An omnivorous reader and perpetual student, Burroughs studded his correspondence with references both to the wilder shores of esoteric knowledge (his obsessions with Reich, Spengler and Korzybski), and, more surprisingly, to the orthodox canon of English literature: to Spenser and Dryden, Shakespeare and Pope. Burroughs quotes Pope - 'Willing to wound yet afraid to strike . . .' - in describing Bill Garver, the decrepit overcoat thief and addict-model for Bill Gains in Junky. And in this: his narced-out polymathism and propensity to envisage grandiose universal schemas (the back end of this volume is much preoccupied with the cancer /addiction / psychosis biopathy), Burroughs is more of an heir to De Quincey than a godfather to Frank Zappa.

The actual topography of the Letters includes all the muddled territories of Burroughs's best works. The journey begins within the sepia hinterland of New York, New Orleans and Mexico City that forms the backdrop for Junky. We then head south into Latin America, with our guide 'taking pictures, trying to get the bare dry mountains, the wind in the white dusty polar trees, the sad little parks with statues of Generals and cupids . . .'. It is this landscape, full of the 'stasis horrors', that gave Burroughs the material for Queer, his nostalgic roman a clef. But it was also in South America that he took yage, or ayahuasca, and in an hallucinogenic trance 'called in' the mondial bazaar that would be the 'all cities, of all times and in all places' of The Naked Lunch.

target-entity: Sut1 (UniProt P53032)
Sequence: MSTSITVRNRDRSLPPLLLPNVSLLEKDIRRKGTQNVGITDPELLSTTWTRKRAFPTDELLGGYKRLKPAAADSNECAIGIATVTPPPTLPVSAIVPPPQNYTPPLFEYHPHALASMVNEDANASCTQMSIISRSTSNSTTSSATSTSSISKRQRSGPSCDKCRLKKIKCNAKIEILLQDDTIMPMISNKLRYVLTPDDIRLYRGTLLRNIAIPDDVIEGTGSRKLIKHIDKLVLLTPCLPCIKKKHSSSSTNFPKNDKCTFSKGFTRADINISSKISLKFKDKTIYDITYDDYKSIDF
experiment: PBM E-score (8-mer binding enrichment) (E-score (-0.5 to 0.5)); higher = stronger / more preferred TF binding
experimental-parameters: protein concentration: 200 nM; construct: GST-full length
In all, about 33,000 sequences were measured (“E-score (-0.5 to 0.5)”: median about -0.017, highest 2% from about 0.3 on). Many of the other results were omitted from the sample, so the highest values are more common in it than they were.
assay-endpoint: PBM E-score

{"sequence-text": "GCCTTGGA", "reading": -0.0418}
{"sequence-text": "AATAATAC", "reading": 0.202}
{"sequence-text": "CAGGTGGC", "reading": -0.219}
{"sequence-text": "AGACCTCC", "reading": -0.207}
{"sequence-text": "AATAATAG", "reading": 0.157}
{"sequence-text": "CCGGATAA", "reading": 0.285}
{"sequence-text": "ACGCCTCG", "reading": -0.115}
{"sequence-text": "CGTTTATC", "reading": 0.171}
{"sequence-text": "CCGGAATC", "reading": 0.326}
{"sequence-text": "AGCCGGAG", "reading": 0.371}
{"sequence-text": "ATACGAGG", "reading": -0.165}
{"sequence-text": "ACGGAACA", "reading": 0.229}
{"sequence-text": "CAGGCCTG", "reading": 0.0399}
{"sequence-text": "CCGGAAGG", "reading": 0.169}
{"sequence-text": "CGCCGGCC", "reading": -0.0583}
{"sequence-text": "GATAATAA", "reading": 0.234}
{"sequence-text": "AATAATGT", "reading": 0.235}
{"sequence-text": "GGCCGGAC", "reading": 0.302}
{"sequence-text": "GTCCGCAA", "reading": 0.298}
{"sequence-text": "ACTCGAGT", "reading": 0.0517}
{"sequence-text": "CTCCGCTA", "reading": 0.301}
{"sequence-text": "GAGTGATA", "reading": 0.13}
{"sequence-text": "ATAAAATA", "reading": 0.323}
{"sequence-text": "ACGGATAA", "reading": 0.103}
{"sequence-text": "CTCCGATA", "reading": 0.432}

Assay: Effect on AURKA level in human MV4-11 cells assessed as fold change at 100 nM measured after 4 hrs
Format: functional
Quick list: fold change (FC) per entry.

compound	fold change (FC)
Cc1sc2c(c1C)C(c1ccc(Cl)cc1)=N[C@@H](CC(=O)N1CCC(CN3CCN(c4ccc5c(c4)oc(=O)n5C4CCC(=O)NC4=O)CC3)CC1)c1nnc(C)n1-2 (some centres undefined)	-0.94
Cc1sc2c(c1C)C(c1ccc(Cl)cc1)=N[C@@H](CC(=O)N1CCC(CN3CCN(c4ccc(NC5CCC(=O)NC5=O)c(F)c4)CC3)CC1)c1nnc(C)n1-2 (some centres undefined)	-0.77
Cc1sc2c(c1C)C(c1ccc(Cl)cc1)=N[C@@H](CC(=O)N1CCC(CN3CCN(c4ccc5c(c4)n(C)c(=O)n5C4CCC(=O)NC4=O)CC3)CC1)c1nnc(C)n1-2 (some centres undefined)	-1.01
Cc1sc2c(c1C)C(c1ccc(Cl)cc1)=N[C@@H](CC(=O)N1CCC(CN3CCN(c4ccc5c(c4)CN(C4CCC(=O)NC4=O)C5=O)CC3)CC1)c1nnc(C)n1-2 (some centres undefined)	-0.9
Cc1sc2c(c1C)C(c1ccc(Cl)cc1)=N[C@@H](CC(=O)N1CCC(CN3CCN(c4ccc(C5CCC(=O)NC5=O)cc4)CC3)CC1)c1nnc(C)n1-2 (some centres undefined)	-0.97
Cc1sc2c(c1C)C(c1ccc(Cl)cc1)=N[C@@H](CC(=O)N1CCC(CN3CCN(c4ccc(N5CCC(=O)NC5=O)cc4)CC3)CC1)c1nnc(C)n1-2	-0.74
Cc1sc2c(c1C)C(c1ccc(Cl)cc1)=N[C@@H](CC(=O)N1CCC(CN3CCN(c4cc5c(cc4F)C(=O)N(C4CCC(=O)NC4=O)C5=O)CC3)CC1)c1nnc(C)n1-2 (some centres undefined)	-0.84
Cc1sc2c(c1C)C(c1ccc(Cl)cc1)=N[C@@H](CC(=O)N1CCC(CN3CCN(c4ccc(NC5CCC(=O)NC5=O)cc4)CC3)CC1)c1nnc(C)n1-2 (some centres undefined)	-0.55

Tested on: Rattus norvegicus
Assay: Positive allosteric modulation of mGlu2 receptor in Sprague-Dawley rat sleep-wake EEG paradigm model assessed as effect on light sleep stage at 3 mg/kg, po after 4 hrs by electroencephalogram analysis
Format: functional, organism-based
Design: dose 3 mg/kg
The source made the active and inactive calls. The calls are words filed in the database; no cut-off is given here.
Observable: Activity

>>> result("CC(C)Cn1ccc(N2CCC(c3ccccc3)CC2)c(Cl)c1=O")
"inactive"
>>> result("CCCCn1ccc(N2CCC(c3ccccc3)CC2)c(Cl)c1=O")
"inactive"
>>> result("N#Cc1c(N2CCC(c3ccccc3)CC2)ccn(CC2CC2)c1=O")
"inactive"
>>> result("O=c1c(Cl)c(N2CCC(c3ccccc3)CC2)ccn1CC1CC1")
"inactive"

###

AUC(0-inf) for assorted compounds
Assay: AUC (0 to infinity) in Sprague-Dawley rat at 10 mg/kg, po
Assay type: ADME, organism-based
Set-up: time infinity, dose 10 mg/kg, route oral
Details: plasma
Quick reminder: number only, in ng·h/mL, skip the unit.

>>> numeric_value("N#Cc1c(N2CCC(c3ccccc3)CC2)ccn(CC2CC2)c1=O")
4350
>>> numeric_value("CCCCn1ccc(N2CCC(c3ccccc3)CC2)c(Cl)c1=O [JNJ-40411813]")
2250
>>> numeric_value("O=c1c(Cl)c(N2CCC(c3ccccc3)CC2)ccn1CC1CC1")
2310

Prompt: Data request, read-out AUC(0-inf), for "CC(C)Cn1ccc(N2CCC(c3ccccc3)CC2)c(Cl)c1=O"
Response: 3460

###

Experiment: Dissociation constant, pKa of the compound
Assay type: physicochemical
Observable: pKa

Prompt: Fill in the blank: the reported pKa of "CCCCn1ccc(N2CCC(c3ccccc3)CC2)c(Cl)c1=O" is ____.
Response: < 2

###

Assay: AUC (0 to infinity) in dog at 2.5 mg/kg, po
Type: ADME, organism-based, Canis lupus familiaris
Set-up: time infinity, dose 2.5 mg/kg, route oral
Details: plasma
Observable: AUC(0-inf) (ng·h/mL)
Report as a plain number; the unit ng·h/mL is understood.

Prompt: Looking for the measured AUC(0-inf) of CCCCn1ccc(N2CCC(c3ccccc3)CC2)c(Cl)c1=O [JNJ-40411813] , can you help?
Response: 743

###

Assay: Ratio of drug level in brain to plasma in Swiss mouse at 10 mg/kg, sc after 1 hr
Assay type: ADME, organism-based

No wonder that, when Burroughs actually reached Tangier at the beginning of 1954, he was miserably disappointed: 'What's all this old Moslem culture shit?' he writes to Ginsberg with sublime incorrectness. 'One thing I have learned. I know what Arabs do all day and night. They sit around smoking cut weed and playing some silly card game.' But German efficiency in synthesising opiates kept him there - he was soon heavily hooked on Eukodol, a particularly nasty hypnotic / analgesic morphine substitute - and Tangier gradually swam into view, its lineaments congruent with those of the other Cities of the Red Night.